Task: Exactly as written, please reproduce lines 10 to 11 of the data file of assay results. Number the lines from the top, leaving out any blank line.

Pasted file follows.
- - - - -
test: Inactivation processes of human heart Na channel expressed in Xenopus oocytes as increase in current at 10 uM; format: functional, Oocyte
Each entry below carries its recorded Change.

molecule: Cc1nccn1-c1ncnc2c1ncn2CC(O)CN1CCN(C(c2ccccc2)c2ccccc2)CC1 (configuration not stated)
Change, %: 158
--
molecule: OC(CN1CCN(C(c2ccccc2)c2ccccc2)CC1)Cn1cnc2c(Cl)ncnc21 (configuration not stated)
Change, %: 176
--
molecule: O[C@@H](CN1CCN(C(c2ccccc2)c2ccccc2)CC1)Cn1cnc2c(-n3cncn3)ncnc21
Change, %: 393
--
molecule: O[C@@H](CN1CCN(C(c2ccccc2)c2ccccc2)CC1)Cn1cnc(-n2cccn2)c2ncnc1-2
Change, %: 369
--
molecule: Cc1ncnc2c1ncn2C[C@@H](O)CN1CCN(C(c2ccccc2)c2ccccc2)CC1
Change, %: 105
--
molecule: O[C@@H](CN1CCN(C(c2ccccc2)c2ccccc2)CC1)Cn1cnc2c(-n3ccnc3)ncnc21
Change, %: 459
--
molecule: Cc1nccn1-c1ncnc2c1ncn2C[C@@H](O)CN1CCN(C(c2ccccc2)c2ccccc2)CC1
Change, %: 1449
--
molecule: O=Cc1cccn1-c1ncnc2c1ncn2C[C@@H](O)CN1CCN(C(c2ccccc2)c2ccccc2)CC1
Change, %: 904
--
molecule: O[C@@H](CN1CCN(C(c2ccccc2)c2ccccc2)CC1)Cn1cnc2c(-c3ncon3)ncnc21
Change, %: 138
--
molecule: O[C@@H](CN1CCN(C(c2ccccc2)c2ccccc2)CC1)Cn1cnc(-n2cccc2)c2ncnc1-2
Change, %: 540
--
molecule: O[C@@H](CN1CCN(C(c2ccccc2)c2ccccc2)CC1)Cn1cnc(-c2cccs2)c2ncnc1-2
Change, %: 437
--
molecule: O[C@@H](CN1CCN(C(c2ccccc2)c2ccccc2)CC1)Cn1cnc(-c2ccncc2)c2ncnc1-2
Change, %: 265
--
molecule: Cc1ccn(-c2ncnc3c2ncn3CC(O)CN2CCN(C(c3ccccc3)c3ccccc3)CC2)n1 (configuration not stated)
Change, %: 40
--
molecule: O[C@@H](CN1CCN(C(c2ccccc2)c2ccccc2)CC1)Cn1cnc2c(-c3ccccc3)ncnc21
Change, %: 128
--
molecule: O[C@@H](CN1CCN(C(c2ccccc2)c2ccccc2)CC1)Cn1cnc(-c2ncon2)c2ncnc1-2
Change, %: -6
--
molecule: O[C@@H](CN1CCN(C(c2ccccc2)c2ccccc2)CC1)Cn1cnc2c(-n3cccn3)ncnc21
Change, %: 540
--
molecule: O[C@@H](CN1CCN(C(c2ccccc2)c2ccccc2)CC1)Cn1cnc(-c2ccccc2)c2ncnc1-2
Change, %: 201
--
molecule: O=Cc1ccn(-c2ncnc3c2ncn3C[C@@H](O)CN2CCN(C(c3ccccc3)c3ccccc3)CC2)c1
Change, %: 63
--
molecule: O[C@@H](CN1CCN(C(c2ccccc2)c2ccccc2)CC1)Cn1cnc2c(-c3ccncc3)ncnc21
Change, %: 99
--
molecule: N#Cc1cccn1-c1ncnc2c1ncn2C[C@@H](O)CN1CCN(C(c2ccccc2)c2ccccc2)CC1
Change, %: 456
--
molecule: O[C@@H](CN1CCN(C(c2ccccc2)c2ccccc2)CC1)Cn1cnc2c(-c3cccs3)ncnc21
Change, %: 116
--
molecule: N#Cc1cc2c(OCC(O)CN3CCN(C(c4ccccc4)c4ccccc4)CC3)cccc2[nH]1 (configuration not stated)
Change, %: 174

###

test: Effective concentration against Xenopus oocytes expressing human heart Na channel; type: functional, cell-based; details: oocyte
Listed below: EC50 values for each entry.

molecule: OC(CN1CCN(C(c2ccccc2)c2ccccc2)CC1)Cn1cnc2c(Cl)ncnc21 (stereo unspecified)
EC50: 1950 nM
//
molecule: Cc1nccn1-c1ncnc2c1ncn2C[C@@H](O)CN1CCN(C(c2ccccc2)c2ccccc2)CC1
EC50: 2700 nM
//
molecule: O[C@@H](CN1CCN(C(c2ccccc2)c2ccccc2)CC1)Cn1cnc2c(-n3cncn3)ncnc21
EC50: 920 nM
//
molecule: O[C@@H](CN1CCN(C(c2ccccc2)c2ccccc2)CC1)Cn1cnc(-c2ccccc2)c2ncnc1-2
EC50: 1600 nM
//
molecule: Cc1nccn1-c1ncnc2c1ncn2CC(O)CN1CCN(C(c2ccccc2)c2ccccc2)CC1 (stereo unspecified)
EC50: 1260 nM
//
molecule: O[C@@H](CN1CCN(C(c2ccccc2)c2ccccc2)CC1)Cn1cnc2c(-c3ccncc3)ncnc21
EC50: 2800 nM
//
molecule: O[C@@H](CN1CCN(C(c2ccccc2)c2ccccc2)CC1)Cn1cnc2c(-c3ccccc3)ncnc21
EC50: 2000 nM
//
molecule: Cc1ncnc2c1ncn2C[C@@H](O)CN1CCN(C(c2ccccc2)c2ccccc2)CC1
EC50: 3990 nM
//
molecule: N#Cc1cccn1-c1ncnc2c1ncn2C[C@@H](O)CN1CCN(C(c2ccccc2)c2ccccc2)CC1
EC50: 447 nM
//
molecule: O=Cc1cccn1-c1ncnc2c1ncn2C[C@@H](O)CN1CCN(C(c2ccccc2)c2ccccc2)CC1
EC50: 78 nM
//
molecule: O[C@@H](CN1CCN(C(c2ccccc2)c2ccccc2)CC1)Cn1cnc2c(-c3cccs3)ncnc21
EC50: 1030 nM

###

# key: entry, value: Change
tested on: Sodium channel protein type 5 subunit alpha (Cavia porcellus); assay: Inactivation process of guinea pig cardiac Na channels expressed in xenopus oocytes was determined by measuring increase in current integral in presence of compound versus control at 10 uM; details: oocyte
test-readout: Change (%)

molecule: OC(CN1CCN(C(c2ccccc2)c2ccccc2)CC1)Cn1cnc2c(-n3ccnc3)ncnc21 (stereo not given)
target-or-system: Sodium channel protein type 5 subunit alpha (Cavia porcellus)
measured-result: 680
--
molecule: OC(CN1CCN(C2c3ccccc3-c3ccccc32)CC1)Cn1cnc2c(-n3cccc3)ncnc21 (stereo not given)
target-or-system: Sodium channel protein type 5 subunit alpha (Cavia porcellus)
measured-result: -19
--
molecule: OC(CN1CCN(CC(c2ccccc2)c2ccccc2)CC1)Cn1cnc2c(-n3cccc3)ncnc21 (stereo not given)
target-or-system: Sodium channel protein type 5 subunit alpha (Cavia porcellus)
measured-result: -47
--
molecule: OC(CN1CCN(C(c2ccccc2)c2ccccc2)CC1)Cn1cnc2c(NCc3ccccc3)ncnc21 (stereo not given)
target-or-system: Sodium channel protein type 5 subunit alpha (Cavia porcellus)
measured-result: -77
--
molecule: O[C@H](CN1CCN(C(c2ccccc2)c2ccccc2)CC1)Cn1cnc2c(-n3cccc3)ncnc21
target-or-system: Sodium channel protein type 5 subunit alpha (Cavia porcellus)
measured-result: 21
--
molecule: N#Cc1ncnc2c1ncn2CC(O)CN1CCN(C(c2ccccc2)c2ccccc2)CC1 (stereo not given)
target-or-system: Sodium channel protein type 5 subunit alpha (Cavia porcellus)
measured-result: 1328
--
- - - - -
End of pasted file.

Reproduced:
Change, %: 393
--